World Library  
Flag as Inappropriate
Email this Article


Article Id: WHEBN0026975585
Reproduction Date:

Title: Dextrallorphan  
Author: World Heritage Encyclopedia
Language: English
Subject: Perzinfotel, Selfotel, Aptiganel, Racemorphan, Esketamine
Publisher: World Heritage Encyclopedia


Systematic (IUPAC) name
Clinical data
Legal status
  • Uncontrolled
Routes Oral
CAS number
ATC code None
Chemical data
Formula C19H25NO 
Mol. mass 283.41 g/mol

Dextrallorphan (DXA) is a drug of the morphinan class used in scientific research. It acts as a σ1 receptor agonist and NMDA receptor antagonist.[1][2][3][4] It has no significant affinity for the σ2, μ-opioid, or δ-opioid receptor, or for the serotonin or norepinephrine transporter.[5][2] As an NMDA receptor antagonist, in vivo, it is approximately twice as potent as dextromethorphan, and five-fold less potent than dextrorphan.[3]


Research using Dextrallorphan dates back to at least 1955, where researchers used it in a study that looked at the relationship between analgetics and acetylcholine metabolism. This study specifically looked to determine the concentration required for morphine and similar compounds, like dextrallorphan, to inhibit enzymatic activity in bovine erythrocytes, rat brain, dog serum, and the muscular wall of dog intestine. It was found that dextrallorphan inhibited 25% of bovine erythrocyte cholinesterase at a dose of 10-3 mole/liter, which corresponds to a concentration of up to 0.2 mg/kg in dog intestine. However, at this dose the drug showed no effect on the gut tone. In the same study, dextrallorphan was classified as a potent inhibitor of the intestinal and red blood cell cholinesterase based on the concentration of the drug needed to inhibit these enzymes in the cholinesterase preparations from the animals systems utilized. Simultaneously, dextrallorphan showed no analgesia and no change in intestinal tone. With these results dextrallorphan helped proved that there is no correlation between the inhibition of cholinesterase systems and analgetic or intestinal effects. [6]

In 1979, dextrallorphan was found to have a half maximal inhibitory concentration (IC50) for binding to the pituitary and brain receptor of 10,000 ± 1000 nM and 10,000 ± 1500 nM, respectively. While its stereoisomer, levellorphan, had a 10,000 times more potent dose, thus proving that binding to these receptors is stereospecific. [7]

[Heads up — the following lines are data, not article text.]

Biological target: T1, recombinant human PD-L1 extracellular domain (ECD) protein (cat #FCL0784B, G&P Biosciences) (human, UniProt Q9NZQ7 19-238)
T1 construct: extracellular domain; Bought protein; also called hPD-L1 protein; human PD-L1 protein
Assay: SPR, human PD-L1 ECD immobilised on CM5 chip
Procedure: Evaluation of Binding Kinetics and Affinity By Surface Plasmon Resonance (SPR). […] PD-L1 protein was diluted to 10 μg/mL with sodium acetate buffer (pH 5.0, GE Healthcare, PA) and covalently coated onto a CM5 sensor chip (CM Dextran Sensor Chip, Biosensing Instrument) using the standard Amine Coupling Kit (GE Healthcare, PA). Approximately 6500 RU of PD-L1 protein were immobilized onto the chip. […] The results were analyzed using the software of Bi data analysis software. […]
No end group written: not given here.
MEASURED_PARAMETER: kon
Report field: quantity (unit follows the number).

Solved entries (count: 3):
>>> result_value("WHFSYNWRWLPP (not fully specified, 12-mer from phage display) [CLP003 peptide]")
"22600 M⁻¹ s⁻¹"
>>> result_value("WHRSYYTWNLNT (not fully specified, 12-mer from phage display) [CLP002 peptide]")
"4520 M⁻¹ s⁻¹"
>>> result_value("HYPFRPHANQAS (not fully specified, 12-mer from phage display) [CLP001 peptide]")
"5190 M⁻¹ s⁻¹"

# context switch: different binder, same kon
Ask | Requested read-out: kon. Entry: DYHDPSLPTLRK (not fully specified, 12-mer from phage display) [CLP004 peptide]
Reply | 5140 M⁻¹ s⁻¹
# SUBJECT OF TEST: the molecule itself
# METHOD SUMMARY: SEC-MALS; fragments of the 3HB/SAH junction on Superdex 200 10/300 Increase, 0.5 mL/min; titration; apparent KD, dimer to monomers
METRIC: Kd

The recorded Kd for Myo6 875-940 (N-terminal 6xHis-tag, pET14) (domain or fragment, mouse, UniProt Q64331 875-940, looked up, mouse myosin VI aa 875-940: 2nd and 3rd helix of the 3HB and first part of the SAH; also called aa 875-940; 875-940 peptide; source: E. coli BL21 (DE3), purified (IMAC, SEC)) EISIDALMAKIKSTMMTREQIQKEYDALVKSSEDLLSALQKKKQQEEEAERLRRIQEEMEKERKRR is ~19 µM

See also


  1. ^ Su, T. P. (Nov 1982). Opioid Receptor: Binding of [3H]SKF-10047 to Etorphine-Inaccessible Sites in Guinea-Pig Brain"Sigma"Evidence for (pdf). The Journal of Pharmacology and Experimental Therapeutics 223 (2): 284–290.  
  2. ^ a b Codd, E. E.; Shank, R. P.; Schupsky, J. J.; Raffa, R. B. (Sep 1995). "Serotonin and Norepinephrine Uptake Inhibiting Activity of Centrally Acting Analgesics: Structural Determinants and Role in Antinociception" (pdf). The Journal of Pharmacology and Experimental Therapeutics 274 (3): 1263–1270.  
  3. ^ a b Shukla, V. K.; Lemaire, S. (Jan 1997). "N-Methyl-D-Aspartate Antagonist Activity of Alpha- and Beta-Sulfallorphans" (pdf). The Journal of Pharmacology and Experimental Therapeutics 280 (1): 357–365.  
  4. ^ Shannon, H. E. (Apr 1983). "Pharmacological Evaluation of N-Allynormetazocine (SKF 10,047) on the Basis of its Discriminative Stimulus Properties in the Rat". The Journal of Pharmacology and Experimental Therapeutics 225 (1): 144–152.  
  5. ^ He, X. S.; Bowen, W. D.; Lee, K. S.; Williams, W.; Weinberger, D. R.; de Costa, B. R. (Mar 1993). "Synthesis and Binding Characteristics of Potential SPECT Imaging Agents for Sigma-1 and Sigma-2 Binding Sites". Journal of Medicinal Chemistry 36 (5): 566–571.  
  6. ^ Young, D. C.; Vander Ploeg, A.; Featherstone, R. M.; Gross, E. G. (May 1955). "The Interrelationships Among the Central, Peripheral and Anticholinesterase Effects of Some Morphinan Derivatives" (pdf). The Journal of Pharmacology and Experimental Therapeutics 114 (2): 33–37.  
  7. ^ Simantov, R.; Snyder, S. H. (Dec 1976). "Opiate receptor binding in the pituitary gland" (pdf). Brain Research 124 (1): 178–184.  

This article was sourced from Creative Commons Attribution-ShareAlike License; additional terms may apply. World Heritage Encyclopedia content is assembled from numerous content providers, Open Access Publishing, and in compliance with The Fair Access to Science and Technology Research Act (FASTR), Wikimedia Foundation, Inc., Public Library of Science, The Encyclopedia of Life, Open Book Publishers (OBP), PubMed, U.S. National Library of Medicine, National Center for Biotechnology Information, U.S. National Library of Medicine, National Institutes of Health (NIH), U.S. Department of Health & Human Services, and, which sources content from all federal, state, local, tribal, and territorial government publication portals (.gov, .mil, .edu). Funding for and content contributors is made possible from the U.S. Congress, E-Government Act of 2002.
Crowd sourced content that is contributed to World Heritage Encyclopedia is peer reviewed and edited by our editorial staff to ensure quality scholarly research articles.
By using this site, you agree to the Terms of Use and Privacy Policy. World Heritage Encyclopedia™ is a registered trademark of the World Public Library Association, a non-profit organization.

Copyright © World Library Foundation. All rights reserved. eBooks from Project Gutenberg are sponsored by the World Library Foundation,
a 501c(4) Member's Support Non-Profit Organization, and is NOT affiliated with any governmental agency or department.